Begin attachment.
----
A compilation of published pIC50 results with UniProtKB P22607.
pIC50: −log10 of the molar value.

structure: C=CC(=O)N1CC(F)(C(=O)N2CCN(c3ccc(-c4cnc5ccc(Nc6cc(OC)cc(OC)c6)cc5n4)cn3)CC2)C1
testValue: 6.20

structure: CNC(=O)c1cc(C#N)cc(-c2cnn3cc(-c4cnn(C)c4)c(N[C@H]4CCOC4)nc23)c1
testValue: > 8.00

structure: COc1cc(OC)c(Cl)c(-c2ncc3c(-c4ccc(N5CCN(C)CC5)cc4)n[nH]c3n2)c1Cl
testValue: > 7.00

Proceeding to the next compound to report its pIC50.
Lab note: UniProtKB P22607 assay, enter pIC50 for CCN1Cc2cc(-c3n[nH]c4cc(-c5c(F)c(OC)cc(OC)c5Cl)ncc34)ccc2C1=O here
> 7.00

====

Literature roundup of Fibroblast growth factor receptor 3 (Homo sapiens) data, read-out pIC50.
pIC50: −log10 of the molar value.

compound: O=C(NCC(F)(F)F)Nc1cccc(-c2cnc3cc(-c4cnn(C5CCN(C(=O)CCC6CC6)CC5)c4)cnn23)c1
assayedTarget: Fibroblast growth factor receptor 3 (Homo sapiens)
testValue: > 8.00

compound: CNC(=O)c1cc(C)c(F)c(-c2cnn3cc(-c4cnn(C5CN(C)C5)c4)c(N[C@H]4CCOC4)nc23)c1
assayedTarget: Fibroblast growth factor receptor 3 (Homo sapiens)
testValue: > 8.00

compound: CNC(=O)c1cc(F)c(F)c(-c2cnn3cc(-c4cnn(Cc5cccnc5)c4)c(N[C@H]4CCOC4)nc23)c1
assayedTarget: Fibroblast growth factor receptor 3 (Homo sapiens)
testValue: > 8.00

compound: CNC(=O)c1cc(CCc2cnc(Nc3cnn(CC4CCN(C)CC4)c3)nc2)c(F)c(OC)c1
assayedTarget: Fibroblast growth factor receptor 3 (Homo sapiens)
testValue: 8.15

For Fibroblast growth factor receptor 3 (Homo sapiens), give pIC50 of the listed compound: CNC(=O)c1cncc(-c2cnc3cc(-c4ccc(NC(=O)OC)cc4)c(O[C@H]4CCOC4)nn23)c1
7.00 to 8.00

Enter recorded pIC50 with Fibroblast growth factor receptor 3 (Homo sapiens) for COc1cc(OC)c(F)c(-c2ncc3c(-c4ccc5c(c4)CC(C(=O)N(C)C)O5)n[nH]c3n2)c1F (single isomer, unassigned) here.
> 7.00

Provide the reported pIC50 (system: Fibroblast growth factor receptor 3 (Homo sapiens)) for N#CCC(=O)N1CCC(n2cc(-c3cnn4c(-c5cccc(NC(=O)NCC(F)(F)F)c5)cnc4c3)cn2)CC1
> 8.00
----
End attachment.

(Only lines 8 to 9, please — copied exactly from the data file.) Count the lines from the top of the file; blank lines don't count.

testValue: > 7.00

Proceeding to the next compound to report its pIC50.